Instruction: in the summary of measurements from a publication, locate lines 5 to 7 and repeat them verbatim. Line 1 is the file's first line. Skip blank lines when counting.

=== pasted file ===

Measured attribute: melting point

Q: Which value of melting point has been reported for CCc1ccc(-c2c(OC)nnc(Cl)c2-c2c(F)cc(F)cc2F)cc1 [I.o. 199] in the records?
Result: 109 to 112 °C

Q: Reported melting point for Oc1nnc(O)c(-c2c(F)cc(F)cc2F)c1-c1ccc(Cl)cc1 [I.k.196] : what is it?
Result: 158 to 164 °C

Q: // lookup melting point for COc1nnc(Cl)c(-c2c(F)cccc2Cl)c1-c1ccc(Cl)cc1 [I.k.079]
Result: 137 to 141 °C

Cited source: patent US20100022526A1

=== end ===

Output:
Result: 158 to 164 °C

Q: // lookup melting point for COc1nnc(Cl)c(-c2c(F)cccc2Cl)c1-c1ccc(Cl)cc1 [I.k.079]
Result: 137 to 141 °C